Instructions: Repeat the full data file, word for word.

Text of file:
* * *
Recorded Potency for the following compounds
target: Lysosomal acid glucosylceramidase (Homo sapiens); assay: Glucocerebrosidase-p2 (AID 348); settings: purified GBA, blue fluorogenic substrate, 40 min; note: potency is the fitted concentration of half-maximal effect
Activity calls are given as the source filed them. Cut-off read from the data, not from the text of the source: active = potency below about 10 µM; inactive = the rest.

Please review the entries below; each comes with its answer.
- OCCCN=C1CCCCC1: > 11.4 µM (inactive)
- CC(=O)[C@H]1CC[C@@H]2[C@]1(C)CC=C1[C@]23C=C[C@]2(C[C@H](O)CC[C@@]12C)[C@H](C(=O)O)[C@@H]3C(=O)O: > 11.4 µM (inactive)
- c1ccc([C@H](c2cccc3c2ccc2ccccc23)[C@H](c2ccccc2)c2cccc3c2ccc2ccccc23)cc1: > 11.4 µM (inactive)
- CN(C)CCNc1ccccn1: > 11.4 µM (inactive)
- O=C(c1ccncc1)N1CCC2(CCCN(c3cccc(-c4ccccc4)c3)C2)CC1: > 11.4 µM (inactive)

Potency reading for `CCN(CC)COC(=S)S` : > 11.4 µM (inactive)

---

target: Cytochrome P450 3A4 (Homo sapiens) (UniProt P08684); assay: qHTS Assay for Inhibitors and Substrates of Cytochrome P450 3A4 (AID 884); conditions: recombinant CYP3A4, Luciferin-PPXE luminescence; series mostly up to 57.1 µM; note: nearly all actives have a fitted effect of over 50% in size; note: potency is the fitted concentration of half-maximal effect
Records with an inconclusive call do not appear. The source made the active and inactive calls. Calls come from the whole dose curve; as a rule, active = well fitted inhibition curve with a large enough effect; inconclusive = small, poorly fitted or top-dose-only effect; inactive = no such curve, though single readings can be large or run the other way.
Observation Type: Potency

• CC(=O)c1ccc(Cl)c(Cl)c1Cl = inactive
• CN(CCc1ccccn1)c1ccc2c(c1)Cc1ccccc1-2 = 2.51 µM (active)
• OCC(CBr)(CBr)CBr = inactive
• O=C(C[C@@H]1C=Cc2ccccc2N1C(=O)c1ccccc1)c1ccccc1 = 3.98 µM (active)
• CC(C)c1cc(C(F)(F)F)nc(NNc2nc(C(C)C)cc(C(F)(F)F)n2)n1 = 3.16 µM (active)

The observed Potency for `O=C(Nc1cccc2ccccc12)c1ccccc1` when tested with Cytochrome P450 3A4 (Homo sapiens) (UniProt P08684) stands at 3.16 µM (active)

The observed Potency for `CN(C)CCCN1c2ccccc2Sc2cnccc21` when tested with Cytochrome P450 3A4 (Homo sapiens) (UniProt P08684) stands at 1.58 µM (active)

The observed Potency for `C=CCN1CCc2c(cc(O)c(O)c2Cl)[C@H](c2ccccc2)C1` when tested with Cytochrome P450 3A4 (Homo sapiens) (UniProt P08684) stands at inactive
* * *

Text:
Recorded Potency for the following compounds
target: Lysosomal acid glucosylceramidase (Homo sapiens); assay: Glucocerebrosidase-p2 (AID 348); settings: purified GBA, blue fluorogenic substrate, 40 min; note: potency is the fitted concentration of half-maximal effect
Activity calls are given as the source filed them. Cut-off read from the data, not from the text of the source: active = potency below about 10 µM; inactive = the rest.

Please review the entries below; each comes with its answer.
- OCCCN=C1CCCCC1: > 11.4 µM (inactive)
- CC(=O)[C@H]1CC[C@@H]2[C@]1(C)CC=C1[C@]23C=C[C@]2(C[C@H](O)CC[C@@]12C)[C@H](C(=O)O)[C@@H]3C(=O)O: > 11.4 µM (inactive)
- c1ccc([C@H](c2cccc3c2ccc2ccccc23)[C@H](c2ccccc2)c2cccc3c2ccc2ccccc23)cc1: > 11.4 µM (inactive)
- CN(C)CCNc1ccccn1: > 11.4 µM (inactive)
- O=C(c1ccncc1)N1CCC2(CCCN(c3cccc(-c4ccccc4)c3)C2)CC1: > 11.4 µM (inactive)

Potency reading for `CCN(CC)COC(=S)S` : > 11.4 µM (inactive)

---

target: Cytochrome P450 3A4 (Homo sapiens) (UniProt P08684); assay: qHTS Assay for Inhibitors and Substrates of Cytochrome P450 3A4 (AID 884); conditions: recombinant CYP3A4, Luciferin-PPXE luminescence; series mostly up to 57.1 µM; note: nearly all actives have a fitted effect of over 50% in size; note: potency is the fitted concentration of half-maximal effect
Records with an inconclusive call do not appear. The source made the active and inactive calls. Calls come from the whole dose curve; as a rule, active = well fitted inhibition curve with a large enough effect; inconclusive = small, poorly fitted or top-dose-only effect; inactive = no such curve, though single readings can be large or run the other way.
Observation Type: Potency

• CC(=O)c1ccc(Cl)c(Cl)c1Cl = inactive
• CN(CCc1ccccn1)c1ccc2c(c1)Cc1ccccc1-2 = 2.51 µM (active)
• OCC(CBr)(CBr)CBr = inactive
• O=C(C[C@@H]1C=Cc2ccccc2N1C(=O)c1ccccc1)c1ccccc1 = 3.98 µM (active)
• CC(C)c1cc(C(F)(F)F)nc(NNc2nc(C(C)C)cc(C(F)(F)F)n2)n1 = 3.16 µM (active)

The observed Potency for `O=C(Nc1cccc2ccccc12)c1ccccc1` when tested with Cytochrome P450 3A4 (Homo sapiens) (UniProt P08684) stands at 3.16 µM (active)

The observed Potency for `CN(C)CCCN1c2ccccc2Sc2cnccc21` when tested with Cytochrome P450 3A4 (Homo sapiens) (UniProt P08684) stands at 1.58 µM (active)

The observed Potency for `C=CCN1CCc2c(cc(O)c(O)c2Cl)[C@H](c2ccccc2)C1` when tested with Cytochrome P450 3A4 (Homo sapiens) (UniProt P08684) stands at inactive